It is hopeful that a renewed focus on EU on animal welfare issues and legislative implementation will lead to bettering of animal welfare in different farms, food industries and in commercial activities where animals are deployed. It will certainly help address health issues that arise related to animal related food and products.
Diners who love their meat but want to know what kind of treatment the animals had before they reached their plates, there is a new service that has been started. It is an independent program that certifies eateries like cafeterias, restaurant and other companies that deal with packaged animal meat. They certify as per certain nutrition and health standards as well as include animal welfare authority.
The organization is Eat Real a nonprofit organization that is based in Washington DC. It is devoted to helping improve healthfulness aspects of food that are served at different restaurants and to look into the humane treatment of animals raised in farms. The organization has partnered up with American Society for Prevention of Cruelty to Animals. The tie-up began last month. The grading of the group shows how conditions of animals being bred for their meat as well as their nutrition have gained importance. Customers are now reaching past the usual government agencies and seek assurance that the meat they are being served in restaurants is from animals well raised and kept under humane conditions.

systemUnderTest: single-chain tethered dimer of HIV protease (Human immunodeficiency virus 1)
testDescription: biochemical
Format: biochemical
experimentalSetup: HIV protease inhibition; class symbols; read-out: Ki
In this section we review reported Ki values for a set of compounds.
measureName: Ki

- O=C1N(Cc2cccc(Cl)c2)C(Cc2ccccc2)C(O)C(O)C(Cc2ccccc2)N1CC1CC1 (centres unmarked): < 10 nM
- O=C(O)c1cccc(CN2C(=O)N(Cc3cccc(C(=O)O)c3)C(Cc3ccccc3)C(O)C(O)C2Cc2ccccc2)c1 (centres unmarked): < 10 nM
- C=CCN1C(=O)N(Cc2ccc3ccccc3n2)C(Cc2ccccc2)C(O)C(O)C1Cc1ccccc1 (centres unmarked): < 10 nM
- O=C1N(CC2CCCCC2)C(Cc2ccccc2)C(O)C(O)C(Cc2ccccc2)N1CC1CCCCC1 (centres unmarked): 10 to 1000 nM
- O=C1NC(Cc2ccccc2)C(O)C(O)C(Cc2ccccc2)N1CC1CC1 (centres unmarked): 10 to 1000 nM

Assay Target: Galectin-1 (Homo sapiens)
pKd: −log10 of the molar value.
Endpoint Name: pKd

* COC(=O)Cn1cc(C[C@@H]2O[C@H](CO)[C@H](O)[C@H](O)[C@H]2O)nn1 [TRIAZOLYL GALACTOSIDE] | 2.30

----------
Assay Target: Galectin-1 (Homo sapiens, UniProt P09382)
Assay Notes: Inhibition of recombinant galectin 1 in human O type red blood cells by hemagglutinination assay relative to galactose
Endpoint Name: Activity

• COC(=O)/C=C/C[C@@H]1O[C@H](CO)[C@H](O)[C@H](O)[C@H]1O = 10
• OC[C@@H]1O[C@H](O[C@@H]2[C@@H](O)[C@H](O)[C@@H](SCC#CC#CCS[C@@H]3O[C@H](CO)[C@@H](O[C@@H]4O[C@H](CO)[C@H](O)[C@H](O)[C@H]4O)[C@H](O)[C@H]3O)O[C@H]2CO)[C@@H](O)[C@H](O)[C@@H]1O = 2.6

When a business gets certified they are awarded a ceramic dinner plate that is eleven inches in diameter. It has REAL Certified displayed on it. There are options for the certification copy to be shown on menus as well as window decals. The REAL word is an acronym that stands for Responsible, Epicurean and Agricultural Leadership. It is a new transparency level that the organization is trying to bring about. It is funded through certifying payments that restaurants make them as well as grants and private donations. The group states that the plan includes checking conditions under which farm animals are bred and kept at different stages of their lives. Practices that are looked down upon are caging, crowding, antibiotic overuse, creating and other issues. Eat REAL has been involved in certifying food and the nutritional aspects of them in the past. That included checking whole grain inclusion of items and whether deep fried and unhealthy cooking practices were taken up.